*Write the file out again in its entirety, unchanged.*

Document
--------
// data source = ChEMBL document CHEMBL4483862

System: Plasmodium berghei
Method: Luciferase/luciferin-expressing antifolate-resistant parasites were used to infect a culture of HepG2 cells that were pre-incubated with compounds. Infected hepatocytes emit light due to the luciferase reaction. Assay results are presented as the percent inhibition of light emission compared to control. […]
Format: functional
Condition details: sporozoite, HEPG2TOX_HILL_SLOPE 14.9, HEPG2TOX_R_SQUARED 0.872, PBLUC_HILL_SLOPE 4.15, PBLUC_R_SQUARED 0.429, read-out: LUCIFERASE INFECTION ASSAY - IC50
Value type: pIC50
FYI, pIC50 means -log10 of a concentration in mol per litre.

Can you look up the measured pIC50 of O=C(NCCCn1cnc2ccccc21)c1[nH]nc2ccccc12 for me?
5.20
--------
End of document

// data source = ChEMBL document CHEMBL4483862

System: Plasmodium berghei
Method: Luciferase/luciferin-expressing antifolate-resistant parasites were used to infect a culture of HepG2 cells that were pre-incubated with compounds. Infected hepatocytes emit light due to the luciferase reaction. Assay results are presented as the percent inhibition of light emission compared to control. […]
Format: functional
Condition details: sporozoite, HEPG2TOX_HILL_SLOPE 14.9, HEPG2TOX_R_SQUARED 0.872, PBLUC_HILL_SLOPE 4.15, PBLUC_R_SQUARED 0.429, read-out: LUCIFERASE INFECTION ASSAY - IC50
Value type: pIC50
FYI, pIC50 means -log10 of a concentration in mol per litre.

Can you look up the measured pIC50 of O=C(NCCCn1cnc2ccccc21)c1[nH]nc2ccccc12 for me?
5.20